Meta calls for law forcing apps to get parental permission for under-16s

Meta has called for laws which would force app stores to get parental approval each time a child under the age of 16 downloads an app.

The move would mean that app stores would be responsible for implementing parental controls instead of social media companies such as Facebook and Snapchat.

In a blog post Antigone Davis, global head of safety at Meta, said there needed to be a simple solution to govern children’s use of social media.

She said that while legislation is needed so all apps teens use can be held to the same standard, teenagers move between many apps and websites and it can be hard for parents to keep up.

Davis added that because there is a “patchwork” of laws across US states which hold platforms to different standards, teens are inconsistently protected.

“If laws are passed as written, every time your teen wants to sign up for an app (assuming the app follows the rules) you will need to go through different methods to sign up, provide your and your teen’s potentially sensitive identification information to apps with inconsistent security and privacy practices, and repeat that process over and over again,” Davis wrote. “By verifying a teen’s age on the app store, individual apps would not be required to collect potentially sensitive identifying information.”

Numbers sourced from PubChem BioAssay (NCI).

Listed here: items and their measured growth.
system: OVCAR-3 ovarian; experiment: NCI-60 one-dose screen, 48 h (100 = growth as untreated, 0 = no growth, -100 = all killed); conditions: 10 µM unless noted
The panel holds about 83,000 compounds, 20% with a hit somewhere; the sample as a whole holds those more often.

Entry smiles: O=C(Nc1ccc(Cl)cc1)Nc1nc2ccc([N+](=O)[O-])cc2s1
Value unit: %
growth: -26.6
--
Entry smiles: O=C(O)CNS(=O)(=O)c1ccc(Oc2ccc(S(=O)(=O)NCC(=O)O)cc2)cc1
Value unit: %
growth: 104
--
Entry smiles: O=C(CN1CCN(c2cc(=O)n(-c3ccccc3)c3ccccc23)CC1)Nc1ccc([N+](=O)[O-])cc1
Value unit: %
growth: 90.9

Davis continued: “Apps would only need the age from the app store to ensure teens are placed in the right experiences for their age group. Parents and teens won’t need to provide the hundreds of apps their teens use with sensitive information like government IDs.”

In October, several US states accused Meta of contributing to a mental health crisis across the country. Around 33 states filed a complaint in an Oakland court, accusing Meta of misleading the public about the substantial dangers of its platforms and saying that the company knowingly induced young children and teenagers into addictive and compulsive social media use.

Earlier this week, the European Commission set a 1 December deadline for Meta and Snap to give more information on how they protect children from illegal and harmful content. It sent a range of social media platform operators urgent orders to detail measures taken to counter the spread of content related to hate speech, violent content and terrorism.

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